Where in Oxford is OCPJ this summer?

In a college town, it is tempting to think that everyone goes on vacation from the end of May to the beginning of September. War, voter suppression, lack of affordable housing, food insecurity, budget crises, transphobia, and White nationalism never take a break. So neither do we. OCPJ is skipping our Board meeting in June, but we will continue to participate in local community events, and partner with other groups in actions for justice. Here is where you’ll find us…

June 6, 7:00 pm, 118 W. High St, Meeting of the Police Community Relations and Review Commission, standing alongside the Oxford Branch of the NAACP. We will hear and comment on recommendations to City Council, following up on external review of OPD response to a November 18, 2023 Brick Street incident. We imagine a community conversation in the fall to address continuing concerns about use of force.

First and Third Tuesdays of the month at 7:30 pm, 118 W. High St., to give input to Oxford City Council on a proposed levy to increase property taxes for Oxford residents to erase the growing deficit in funding of City EMS/Fire services.

June 20, 6:30 pm, Uptown Park for Enjoy Oxford!’s first Pride Picnic. The evening’s performance is by Miami University Steel Band. We will be sharing a table with Welcoming and Affirming faith communities, and will have buttons, stickers, information about oppressive bills currently being considered in the Ohio State Legislature, and small rainbow fruit skewers, since it’s a picnic!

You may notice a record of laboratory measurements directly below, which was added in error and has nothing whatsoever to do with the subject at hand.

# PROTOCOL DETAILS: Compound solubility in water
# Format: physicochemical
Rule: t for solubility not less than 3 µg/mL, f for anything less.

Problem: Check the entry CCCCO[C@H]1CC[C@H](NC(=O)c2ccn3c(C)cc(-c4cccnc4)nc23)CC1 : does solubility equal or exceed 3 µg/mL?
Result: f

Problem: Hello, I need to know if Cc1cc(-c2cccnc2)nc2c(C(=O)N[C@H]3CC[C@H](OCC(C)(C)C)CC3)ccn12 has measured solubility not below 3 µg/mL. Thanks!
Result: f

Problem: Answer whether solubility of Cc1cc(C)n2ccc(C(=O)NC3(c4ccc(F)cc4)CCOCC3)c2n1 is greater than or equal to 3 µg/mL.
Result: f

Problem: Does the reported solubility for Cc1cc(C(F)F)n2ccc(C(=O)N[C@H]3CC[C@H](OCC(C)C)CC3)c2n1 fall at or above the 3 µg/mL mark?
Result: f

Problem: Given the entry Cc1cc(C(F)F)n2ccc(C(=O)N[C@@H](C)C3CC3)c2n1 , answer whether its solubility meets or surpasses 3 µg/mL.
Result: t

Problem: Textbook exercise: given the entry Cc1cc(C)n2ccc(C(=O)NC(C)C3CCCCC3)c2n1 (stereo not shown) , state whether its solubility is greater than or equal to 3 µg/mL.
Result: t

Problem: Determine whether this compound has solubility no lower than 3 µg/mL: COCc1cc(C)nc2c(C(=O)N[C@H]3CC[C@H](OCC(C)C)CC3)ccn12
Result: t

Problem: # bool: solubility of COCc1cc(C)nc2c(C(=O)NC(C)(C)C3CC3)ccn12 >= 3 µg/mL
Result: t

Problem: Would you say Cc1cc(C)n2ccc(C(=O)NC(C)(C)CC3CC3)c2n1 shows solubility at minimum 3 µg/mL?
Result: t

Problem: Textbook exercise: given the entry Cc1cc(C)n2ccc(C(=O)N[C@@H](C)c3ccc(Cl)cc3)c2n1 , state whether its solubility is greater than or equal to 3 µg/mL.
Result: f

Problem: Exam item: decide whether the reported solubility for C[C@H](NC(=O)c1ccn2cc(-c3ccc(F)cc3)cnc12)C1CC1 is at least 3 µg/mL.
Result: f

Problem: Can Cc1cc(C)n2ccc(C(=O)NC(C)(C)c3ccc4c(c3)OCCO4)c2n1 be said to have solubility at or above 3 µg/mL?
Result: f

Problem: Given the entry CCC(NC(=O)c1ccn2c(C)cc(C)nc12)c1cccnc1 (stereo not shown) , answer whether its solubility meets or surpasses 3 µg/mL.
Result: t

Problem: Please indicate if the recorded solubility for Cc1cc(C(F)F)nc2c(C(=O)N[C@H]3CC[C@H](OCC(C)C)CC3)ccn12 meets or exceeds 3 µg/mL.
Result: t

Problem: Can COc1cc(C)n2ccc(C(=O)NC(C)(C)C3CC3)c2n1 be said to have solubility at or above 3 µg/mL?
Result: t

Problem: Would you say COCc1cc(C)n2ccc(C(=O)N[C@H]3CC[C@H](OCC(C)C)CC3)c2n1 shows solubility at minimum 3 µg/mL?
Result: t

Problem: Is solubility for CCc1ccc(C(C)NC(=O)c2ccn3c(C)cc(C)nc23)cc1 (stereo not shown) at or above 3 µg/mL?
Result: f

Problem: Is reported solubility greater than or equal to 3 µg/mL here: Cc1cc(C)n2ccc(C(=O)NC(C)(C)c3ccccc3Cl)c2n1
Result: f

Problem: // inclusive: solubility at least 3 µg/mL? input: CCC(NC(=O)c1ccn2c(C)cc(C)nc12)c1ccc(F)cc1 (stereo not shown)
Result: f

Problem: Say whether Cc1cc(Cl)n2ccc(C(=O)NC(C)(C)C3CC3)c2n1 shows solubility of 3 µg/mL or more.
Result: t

June 24, 5:00-7:00 pm, 104 E. Church St., monthly meeting of Oxford Area Solutions for Housing (OASH), community-based planning to prevent homelessness and fill resource gaps for those who are unhoused in the Oxford area.

July 9, we will support Oxford Area Solutions for Housing (OASH) in their presentation at the weekly luncheon of the Kiwanis Club of Oxford, Ohio.

August 2, 6:00-10:00 pm, Red Brick Friday “Books on the Bricks”. We will display and read children’s picture books that have been challenged and banned around the country. Frequently, these books focus on experiences of BIPOC and LGBTQIA+ characters.

Everyday action–so many possibilities–just to name a few–volunteering at the Talawanda Oxford Pantry and Social Services (TOPSS) or Thread Up Oxford; tending the pollinator garden at the Oxford Community Park; or writing postcards with members of Defending Democracy, a bipartisan sub-group of the Butler County Progressive PAC.